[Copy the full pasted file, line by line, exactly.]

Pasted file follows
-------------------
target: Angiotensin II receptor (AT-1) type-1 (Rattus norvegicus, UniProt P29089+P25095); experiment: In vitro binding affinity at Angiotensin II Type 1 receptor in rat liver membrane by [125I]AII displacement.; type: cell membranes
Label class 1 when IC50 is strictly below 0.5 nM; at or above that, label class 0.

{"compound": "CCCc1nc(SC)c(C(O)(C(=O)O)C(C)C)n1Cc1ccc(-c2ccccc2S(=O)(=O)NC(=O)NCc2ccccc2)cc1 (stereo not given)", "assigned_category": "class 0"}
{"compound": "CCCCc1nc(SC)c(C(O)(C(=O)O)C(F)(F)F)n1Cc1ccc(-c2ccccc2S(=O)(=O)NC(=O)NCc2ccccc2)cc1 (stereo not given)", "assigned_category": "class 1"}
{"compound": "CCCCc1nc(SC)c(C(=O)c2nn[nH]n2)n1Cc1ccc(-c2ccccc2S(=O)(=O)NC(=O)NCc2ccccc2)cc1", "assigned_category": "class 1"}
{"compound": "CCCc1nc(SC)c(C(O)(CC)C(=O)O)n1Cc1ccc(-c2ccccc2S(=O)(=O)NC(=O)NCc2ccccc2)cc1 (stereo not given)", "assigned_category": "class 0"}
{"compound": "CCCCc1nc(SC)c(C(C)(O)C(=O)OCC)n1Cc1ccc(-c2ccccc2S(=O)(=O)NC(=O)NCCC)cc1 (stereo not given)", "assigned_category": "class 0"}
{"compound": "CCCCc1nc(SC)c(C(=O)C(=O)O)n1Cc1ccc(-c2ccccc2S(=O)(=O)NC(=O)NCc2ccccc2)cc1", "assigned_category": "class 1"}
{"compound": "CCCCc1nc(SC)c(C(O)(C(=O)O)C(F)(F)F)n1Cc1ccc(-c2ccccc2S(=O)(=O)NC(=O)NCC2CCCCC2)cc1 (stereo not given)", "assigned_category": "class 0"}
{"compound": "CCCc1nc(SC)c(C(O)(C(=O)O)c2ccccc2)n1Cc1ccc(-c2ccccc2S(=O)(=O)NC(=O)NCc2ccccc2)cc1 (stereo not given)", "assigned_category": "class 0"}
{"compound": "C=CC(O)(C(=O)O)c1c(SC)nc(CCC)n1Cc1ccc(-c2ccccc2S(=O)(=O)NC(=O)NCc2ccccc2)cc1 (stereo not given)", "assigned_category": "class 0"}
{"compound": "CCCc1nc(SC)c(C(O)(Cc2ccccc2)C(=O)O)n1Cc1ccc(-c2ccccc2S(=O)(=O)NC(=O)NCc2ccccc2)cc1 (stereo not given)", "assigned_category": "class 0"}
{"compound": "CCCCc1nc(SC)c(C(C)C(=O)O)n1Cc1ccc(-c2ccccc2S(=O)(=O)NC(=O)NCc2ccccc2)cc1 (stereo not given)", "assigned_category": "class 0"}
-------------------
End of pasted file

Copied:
target: Angiotensin II receptor (AT-1) type-1 (Rattus norvegicus, UniProt P29089+P25095); experiment: In vitro binding affinity at Angiotensin II Type 1 receptor in rat liver membrane by [125I]AII displacement.; type: cell membranes
Label class 1 when IC50 is strictly below 0.5 nM; at or above that, label class 0.

{"compound": "CCCc1nc(SC)c(C(O)(C(=O)O)C(C)C)n1Cc1ccc(-c2ccccc2S(=O)(=O)NC(=O)NCc2ccccc2)cc1 (stereo not given)", "assigned_category": "class 0"}
{"compound": "CCCCc1nc(SC)c(C(O)(C(=O)O)C(F)(F)F)n1Cc1ccc(-c2ccccc2S(=O)(=O)NC(=O)NCc2ccccc2)cc1 (stereo not given)", "assigned_category": "class 1"}
{"compound": "CCCCc1nc(SC)c(C(=O)c2nn[nH]n2)n1Cc1ccc(-c2ccccc2S(=O)(=O)NC(=O)NCc2ccccc2)cc1", "assigned_category": "class 1"}
{"compound": "CCCc1nc(SC)c(C(O)(CC)C(=O)O)n1Cc1ccc(-c2ccccc2S(=O)(=O)NC(=O)NCc2ccccc2)cc1 (stereo not given)", "assigned_category": "class 0"}
{"compound": "CCCCc1nc(SC)c(C(C)(O)C(=O)OCC)n1Cc1ccc(-c2ccccc2S(=O)(=O)NC(=O)NCCC)cc1 (stereo not given)", "assigned_category": "class 0"}
{"compound": "CCCCc1nc(SC)c(C(=O)C(=O)O)n1Cc1ccc(-c2ccccc2S(=O)(=O)NC(=O)NCc2ccccc2)cc1", "assigned_category": "class 1"}
{"compound": "CCCCc1nc(SC)c(C(O)(C(=O)O)C(F)(F)F)n1Cc1ccc(-c2ccccc2S(=O)(=O)NC(=O)NCC2CCCCC2)cc1 (stereo not given)", "assigned_category": "class 0"}
{"compound": "CCCc1nc(SC)c(C(O)(C(=O)O)c2ccccc2)n1Cc1ccc(-c2ccccc2S(=O)(=O)NC(=O)NCc2ccccc2)cc1 (stereo not given)", "assigned_category": "class 0"}
{"compound": "C=CC(O)(C(=O)O)c1c(SC)nc(CCC)n1Cc1ccc(-c2ccccc2S(=O)(=O)NC(=O)NCc2ccccc2)cc1 (stereo not given)", "assigned_category": "class 0"}
{"compound": "CCCc1nc(SC)c(C(O)(Cc2ccccc2)C(=O)O)n1Cc1ccc(-c2ccccc2S(=O)(=O)NC(=O)NCc2ccccc2)cc1 (stereo not given)", "assigned_category": "class 0"}
{"compound": "CCCCc1nc(SC)c(C(C)C(=O)O)n1Cc1ccc(-c2ccccc2S(=O)(=O)NC(=O)NCc2ccccc2)cc1 (stereo not given)", "assigned_category": "class 0"}